Malinowski developed the method of social anthropology, ethnography, during World War I, when he conducted intensive field research in the Trobriand Islands of Melanesia for 2 years. Intensive field work, where the anthropologist lives among an exotic people, became a hallmark of social anthropology. Malinowski’s functionalism focused on human biological and social needs, ideas that followed those of WHR Rivers (1864-1922). He said that people had primary needs for sex, shelter, and nutrition and that people produced culture to meet these needs and other needs that resulted from these primary needs. While his theory has lost popularity, his fieldwork method has become the standard of anthropology. Malinowski wrote many books based on his fieldwork, the most famous of which is Argonauts of the Western Pacific (1922). Early works based on Malinowski’s approach include Raymond Firth’s We the Tikopia (1936) and Reo Fortune’s Sorcerer’s of Dobu (1937). Subsequent scholars criticized such ethnographies because the better they explained a particular aspect of society in relation to the whole of society, the more difficult that aspect became cross-culturally compared.
Radcliffe-Brown’s structural functionalism used Durkheim’s ideas to a greater extent than Malinowski’s, and Radcliffe-Brown suggested that social anthropology should be called “comparative sociology.” He got his insights from the social fabric of Lewis Henry Morgan, Henry Maine and their teacher WH Rivers. Radcliffe-Brown developed a more organic functionalism than Malinowski. He made the analogy that the people of a society are like the parts of a human body. Social anthropologists who followed this analogy spoke of kinship systems, political systems, economic systems, and other systems, all of which worked to maintain the social structure of a society. They wrote about how each of these systems influenced the other, and when one changed, the others also changed. So, Some social anthropologists talked about how witchcraft beliefs are linked to social control and, as Durkheim said, the religion you belong to correlates with the possibility of suicide. Examples of ethnographies that combined Malinowski’s method of fieldwork with Radcliffe-Brown’s theoretical approach include Gregory Bateson’s Naven (1936) and EE Evans-Prichard’s Witchcraft, Magic, and Oracles Among the Azande (1937).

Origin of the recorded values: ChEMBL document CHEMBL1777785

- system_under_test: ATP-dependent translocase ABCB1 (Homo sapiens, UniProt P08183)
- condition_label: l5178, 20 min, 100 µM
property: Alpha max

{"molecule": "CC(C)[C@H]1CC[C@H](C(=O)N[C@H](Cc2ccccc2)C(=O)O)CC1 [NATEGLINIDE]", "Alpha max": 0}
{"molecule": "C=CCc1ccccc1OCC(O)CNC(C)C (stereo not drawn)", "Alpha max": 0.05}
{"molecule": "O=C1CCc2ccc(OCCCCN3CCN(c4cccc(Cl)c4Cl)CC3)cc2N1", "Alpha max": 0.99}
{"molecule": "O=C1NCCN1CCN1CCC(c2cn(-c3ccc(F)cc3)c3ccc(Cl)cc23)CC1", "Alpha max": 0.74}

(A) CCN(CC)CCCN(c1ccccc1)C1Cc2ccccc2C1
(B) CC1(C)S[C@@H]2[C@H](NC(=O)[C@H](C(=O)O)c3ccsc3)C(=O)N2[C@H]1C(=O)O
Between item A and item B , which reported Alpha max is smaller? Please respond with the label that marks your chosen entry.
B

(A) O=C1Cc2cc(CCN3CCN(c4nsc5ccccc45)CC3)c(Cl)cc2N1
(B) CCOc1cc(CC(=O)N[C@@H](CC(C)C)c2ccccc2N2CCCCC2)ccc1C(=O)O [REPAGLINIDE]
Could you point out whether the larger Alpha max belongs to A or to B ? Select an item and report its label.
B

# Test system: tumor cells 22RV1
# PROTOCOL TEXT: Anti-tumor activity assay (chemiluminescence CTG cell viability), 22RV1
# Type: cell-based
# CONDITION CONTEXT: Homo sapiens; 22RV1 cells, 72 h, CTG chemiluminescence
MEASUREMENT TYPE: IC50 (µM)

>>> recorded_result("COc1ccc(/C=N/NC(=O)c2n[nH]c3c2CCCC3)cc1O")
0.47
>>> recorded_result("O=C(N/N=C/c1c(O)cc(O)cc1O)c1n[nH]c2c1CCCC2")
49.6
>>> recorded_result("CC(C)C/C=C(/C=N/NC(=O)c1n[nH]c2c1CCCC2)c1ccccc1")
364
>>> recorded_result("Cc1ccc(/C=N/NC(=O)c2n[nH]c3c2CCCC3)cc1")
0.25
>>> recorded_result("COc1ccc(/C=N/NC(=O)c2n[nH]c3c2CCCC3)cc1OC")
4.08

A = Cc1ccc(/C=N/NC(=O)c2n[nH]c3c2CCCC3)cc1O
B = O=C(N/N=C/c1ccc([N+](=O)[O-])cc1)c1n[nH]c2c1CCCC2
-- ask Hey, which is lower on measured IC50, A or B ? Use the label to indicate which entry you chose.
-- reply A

Early social anthropologists focused on social relationships in terms of status and social roles. Social status is the different positions that a person has in a society. Each society has different social statuses than a person can have in a society, and there are behaviors associated with these statuses. Social roles are the behaviors associated with social status. They involve how people relate to each other in terms of their status, such as how a father relates to his children, a supervisor relates to his staff, or a boss relates to his followers. When people react together in relation to social roles, they define their social relationships.
Henrika Kuklick points to another aspect of social anthropology; it was tied to colonial rule, and this influenced the way people wrote ethnographies. Most of the social anthropologists described the societies they studied as harmonious and static. Social anthropologists, for various reasons, generally concentrated on egalitarian societies and wrote how consensus was the rule in egalitarian societies. She uses Evans-Pritchard’s writings in the Nuer to make this point, noting that Evans-Pritchard’s accounts show that some Nuer prophets had considerable power and that leopard-skin chiefs also had power, but Evans-Pritchard minimizes This power.
In the 1940s and early 1950s, the focus of social anthropology shifted to the study of social structure, the relationship between groups. The most important works of this period were EE Evans-Pritchard’s The Nuer (1940), and African Political Systems (1940), which was influenced by the classification systems of Lewis Henry Morgan and Henry Maine. In The Nuer, Evans-Prichard took a more cultural point of view than most previous social anthropologists, in that he said that structures were cognitive maps of society, not actual social relations. Then, in the mid-1950s, some social anthropologists began to pay more attention to how society changed. This was reflected in Edmund Leach’s approach, which was mainly influenced by Malinowski, and in Max Gluckman’s approach to conflict, which was mainly influenced by Radcliffe-Brown and Karl Marx. The main works that emerged during this period were Edmund Leach’s Highland Burma Political Systems (1954), and the work of Gluckman’s student Victor Turner, Schism and Continuity in African Society (1957).
After this period, the influence of Malinowski and Radcliffe-Brown began to decline as social anthropologists turned to the structuralist ideas of Claude Lévi-Strauss, and later to the ideas of Americans such as David Schneider and Clifford Geertz, who they looked more at culture than at society. And Americans were exposed to ideas of social anthropology when social anthropologists like John Middleton, Victor Turner, and Mary Douglas came to teach at American universities. Finally, theorists like Foucault and Derrida influenced social and cultural anthropologists. Today, many American universities say they teach sociocultural anthropology, and social anthropologists are now concerned with both culture and society.